At times The Pale-Faced Lie reads like a thriller, rather than a memoir. David has a great sense of a good story and knows just how to pace a narrative. I would have liked to learn information like what brought about his father's Cherokee claims, but overall this shockingly vivid memoir is a memorable read.


Praise for The Pale-Faced Lie:

“[Crow] has considerable wisdom to impart, and an unexpected ending that will linger in memory. I promise that you've never read a book quite like this one."

—Jeff Guinn, New York Times bestselling author


“…A memoir of an extraordinary life that is lifted by extraordinary storytelling….It is emotionally engaging, consistently entertaining, and nearly impossible to put down.”
​—James Anderson, author of The Never-Open Desert Diner and Lullaby Road

“Heartbreaking and gut-wrenchingly honest. Anyone with a troubled childhood should read The Pale-Faced Lie. David Crow’s book is proof that hope rises from the ashes.”
—Chris Enss, New York Times best-selling author

To read further reviews, please visit David Crow's page on iRead Book Tours.

Meet the Author: ​



​David Crow spent his early years on the Navajo Indian Reservation in Arizona and New Mexico. Through grit, resilience, and a thirst for learning, he managed to escape his abusive childhood, graduate from college, and build a successful lobbyist business in Washington. Today, David is a sought-after speaker, giving talks to various businesses and trade organizations around the world.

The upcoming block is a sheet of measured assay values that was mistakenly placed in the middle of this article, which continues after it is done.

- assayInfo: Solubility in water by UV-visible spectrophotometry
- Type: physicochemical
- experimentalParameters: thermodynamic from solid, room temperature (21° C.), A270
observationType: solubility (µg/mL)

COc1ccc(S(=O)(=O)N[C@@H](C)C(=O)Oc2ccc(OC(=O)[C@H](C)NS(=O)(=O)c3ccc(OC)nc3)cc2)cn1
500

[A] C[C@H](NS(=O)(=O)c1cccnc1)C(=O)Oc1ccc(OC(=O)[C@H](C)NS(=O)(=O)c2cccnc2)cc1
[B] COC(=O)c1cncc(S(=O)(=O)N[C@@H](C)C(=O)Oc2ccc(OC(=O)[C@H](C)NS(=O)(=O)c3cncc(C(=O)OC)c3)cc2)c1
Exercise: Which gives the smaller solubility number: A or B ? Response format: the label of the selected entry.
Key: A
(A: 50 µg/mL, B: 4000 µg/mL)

Throughout the years, he has mentored over 200 college interns, performed pro bono service for the charitable organization Save the Children, and participated in the Big Brothers Big Sisters program. An advocate for women, he will donate 10 percent of his book royalties to Barrett House, a homeless shelter for women in Albuquerque. David and his wife, Patty, live in the suburbs of DC.

Connect with the author: Website ~ Twitter ~ LinkedIn


Enter the Giveaway!
Win a print copy of The Pale-Faced Lie 
(10 winners total / open to USA only)
Ends May 25, 2019





Search Lit Flits for more:
Books by David Crow / Biography and memoir / Books from America

7 comments:

  1. Just released today, so I can wait to get one for summer reading.
    Thanks

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    Replies
    1. It's well worth the read although the subject matter is emotionally hard going

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  2. Good grief that sounds like a hard read. I can't imagine writing about having to live such a hard life.

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    Replies
    1. I hope David Crow found it carthartic to write this memoir. It's certainly a powerful story

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  3. I used to read a lot of abuse memoirs but in the end I got too depressed at the content.

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    Replies
    1. I only read them infrequently for exactly that reason